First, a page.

For its part, HSBC told TJN in 2014 http://pharmacy-no-rx.net/cipro_generic.html that their own internal investigations had revealed only minor misdemeanours among the clients of HSBC Jersey, whose former deputy chief executive, Geoffrey Cook, is now Chief Executive of Jersey Finance. So that’s OK then.
Secrecy for sale
Although Switzerland may be the global capital of the secret bank account, the British crown dependencies and overseas territories lead the world in corporate secrecy.
Last year UK Prime Minister David Cameron wrote to governments in the British Virgin Islands, Cayman Islands and other former colonies to ask them to be more transparent.
In particular UK prime minister asked them to set up corporate registries which disclosed data on who owned companies.
The BVI has now held a public consultation, and revealed that surprise, surprise, the financial sector thinks things are just fine as they are.
According to the BVI Beacon: “The measure has been roundly criticised by financial services practitioners, who cite privacy and security concerns and worry that public access could severely undercut their business.”
In other words, secrecy is what they sell, take it away and the offshore industry faces big trouble.
And now for an everyday story about the power of financial services in small islands.
Ernst and Young, KPMG, Maples FS and Butterfield Bank have applied for an injunction to prevent the Cayman Compass newspaper and a local blog from reporting the wages of foreign workers in the Cayman Islands.
The news organisations obtained anonymised data on the pay and job positions of foreign workers from work permit applications though a Freedom of Information request to the immigration department.
The issue is important in a jurisdiction where there are stark differences in wealth between low paid locals and the vast amounts paid to people, often from abroad, who work in the island’s tax haven industry.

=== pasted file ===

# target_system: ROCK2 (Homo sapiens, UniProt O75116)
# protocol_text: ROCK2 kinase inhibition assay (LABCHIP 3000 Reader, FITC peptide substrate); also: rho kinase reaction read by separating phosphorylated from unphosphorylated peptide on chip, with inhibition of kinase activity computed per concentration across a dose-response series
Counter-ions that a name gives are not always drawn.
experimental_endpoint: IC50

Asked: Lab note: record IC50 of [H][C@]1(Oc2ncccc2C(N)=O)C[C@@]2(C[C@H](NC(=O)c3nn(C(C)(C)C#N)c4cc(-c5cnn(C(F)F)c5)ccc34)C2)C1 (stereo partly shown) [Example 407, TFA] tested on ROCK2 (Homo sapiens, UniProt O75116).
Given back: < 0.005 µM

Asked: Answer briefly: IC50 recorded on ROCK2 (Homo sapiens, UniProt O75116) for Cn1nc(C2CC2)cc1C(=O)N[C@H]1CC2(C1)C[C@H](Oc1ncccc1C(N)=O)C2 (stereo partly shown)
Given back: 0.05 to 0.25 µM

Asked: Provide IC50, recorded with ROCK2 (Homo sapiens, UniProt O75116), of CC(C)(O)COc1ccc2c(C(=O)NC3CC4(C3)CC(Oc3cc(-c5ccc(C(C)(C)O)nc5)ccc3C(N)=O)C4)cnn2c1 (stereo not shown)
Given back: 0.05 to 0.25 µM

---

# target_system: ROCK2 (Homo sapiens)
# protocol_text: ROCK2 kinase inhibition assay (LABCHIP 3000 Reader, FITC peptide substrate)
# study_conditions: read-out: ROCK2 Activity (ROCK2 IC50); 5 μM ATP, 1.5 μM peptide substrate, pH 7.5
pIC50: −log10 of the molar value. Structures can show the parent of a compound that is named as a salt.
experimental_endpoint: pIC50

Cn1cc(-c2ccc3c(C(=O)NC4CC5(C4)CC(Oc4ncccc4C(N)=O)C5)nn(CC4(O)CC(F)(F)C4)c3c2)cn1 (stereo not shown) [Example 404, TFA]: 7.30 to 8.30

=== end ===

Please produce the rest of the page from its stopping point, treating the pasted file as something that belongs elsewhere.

In fact, recently it was estimated that if the Cayman Islands brought in a minimum wage it might affect one third of workers.
The finance sector companies who are bringing the challenge against the decision to release the data fear that it might lead to individuals becoming identified. This, they argue, is a breach of privacy.
Another example of how the powerful are increasingly using privacy laws to prevent public interest information coming to light. This is a worrying trend and a case to watch.
Your invites in the post
At the Tax Justice Network, we have been very critical of how a club of rich nations, the OECD, has managed to dominate global taxation policies.
The OECD, in response, insists it listens to voices from civil society and the developing world. But do they really?
It is difficult to take the OECD seriously when the OECD invites Asian civil society organisations to an international consultation in Seoul, South Korea, just days before the event, ensuring that many would not make it.
In haste the Asian tax justice campaigners have responded with a statement to the OECD. This statement calls on the OECD to conduct a spill over analysis to see how their tax rules impact developing countries, and to commit to ending beggar-thy-neighbour tax policies promoting a global race to the bottom.
Tax doesn’t grow on chopped down trees
To Indonesia where a survey has found that 25 conglomerates own almost a third of palm oil production in the country and it appears that many may not be paying taxes.
The Tax Justice Network Indonesia has said that the forestry and palm oil industries in the country have a much lower tax ratio than other countries, suggesting tax avoidance.